A strange, subtle, and haunting novel.

Pub Date: March 24, 2020

ISBN: 978-0-525-52114-3

Page Count: 320

Publisher: Knopf

Review Posted Online: Nov. 25, 2019

Kirkus Reviews Issue: Dec. 15, 2019

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Fierce, poetic, uncompromising.

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THE CITY WE BECAME

This extremely urban fantasy, a love/hate song to and rallying cry for the author’s home of New York, expands her story “The City, Born Great” (from How Long ’Til Black Future Month, 2018).

When a great city reaches the point when it's ready to come to life, it chooses a human avatar, who guides the city through its birthing and contends with an extradimensional Enemy who seeks to strike at this vulnerable moment. Now, it is New York City’s time to be born, but its avatar is too weakened by the battle to complete the process. So each of the individual boroughs instantiates its own avatar to continue the fight. Manhattan is a multiracial grad student new to the city with a secret violent past that he can no longer quite remember; Brooklyn is an African American rap star–turned–lawyer and city councilwoman; Queens is an Indian math whiz here on a visa; the Bronx is a tough Lenape woman who runs a nonprofit art center; and Staten Island is a frightened and insular Irish American woman who wants nothing to do with the other four. Can these boroughs successfully awaken and heal their primary avatar and repel the invading white tentacles of the Enemy? The novel is a bold calling out of the racial tensions dividing not only New York City, but the U.S. as a whole; it underscores that people of color are an integral part of the city’s tapestry even if some white people prefer to treat them as interlopers. It's no accident that the only white avatar is the racist woman representing Staten Island, nor that the Enemy appears as a Woman in White who employs the forces of racism and gentrification in her invasion; her true self is openly inspired by the tropes of the xenophobic author H.P. Lovecraft. Although the story is a fantasy, many aspects of the plot draw on contemporary incidents. In the real world, white people don’t need a nudge from an eldritch abomination to call down a violent police reaction on people of color innocently conducting their daily lives, and just as in the book, third parties are fraudulently transferring property deeds from African American homeowners in Brooklyn, and gentrification forces out the people who made the neighborhood attractive in the first place. In the face of these behaviors, whataboutism, #BothSides, and #NotAllWhitePeople are feeble arguments.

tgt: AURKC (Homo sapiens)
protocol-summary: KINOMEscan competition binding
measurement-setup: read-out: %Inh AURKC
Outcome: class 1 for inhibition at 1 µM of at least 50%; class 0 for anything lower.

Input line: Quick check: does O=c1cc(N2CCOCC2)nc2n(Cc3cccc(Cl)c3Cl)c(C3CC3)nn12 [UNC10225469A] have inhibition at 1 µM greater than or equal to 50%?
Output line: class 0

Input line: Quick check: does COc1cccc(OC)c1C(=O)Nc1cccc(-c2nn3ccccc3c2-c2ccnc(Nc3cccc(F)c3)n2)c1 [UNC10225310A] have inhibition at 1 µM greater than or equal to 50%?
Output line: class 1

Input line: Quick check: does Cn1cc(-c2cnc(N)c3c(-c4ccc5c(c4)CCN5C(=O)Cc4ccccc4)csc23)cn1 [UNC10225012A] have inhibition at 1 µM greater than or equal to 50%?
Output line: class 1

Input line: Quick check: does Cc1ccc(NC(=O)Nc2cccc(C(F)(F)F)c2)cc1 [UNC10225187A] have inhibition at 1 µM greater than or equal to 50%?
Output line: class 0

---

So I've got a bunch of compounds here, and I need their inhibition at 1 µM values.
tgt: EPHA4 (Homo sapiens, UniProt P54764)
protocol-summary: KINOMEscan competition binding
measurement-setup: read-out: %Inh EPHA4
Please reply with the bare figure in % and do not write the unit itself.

Fierce, poetic, uncompromising.

Pub Date: March 24, 2020

ISBN: 978-0-316-50984-8

Page Count: 448

Publisher: Orbit

Review Posted Online: Nov. 25, 2019

Kirkus Reviews Issue: Dec. 15, 2019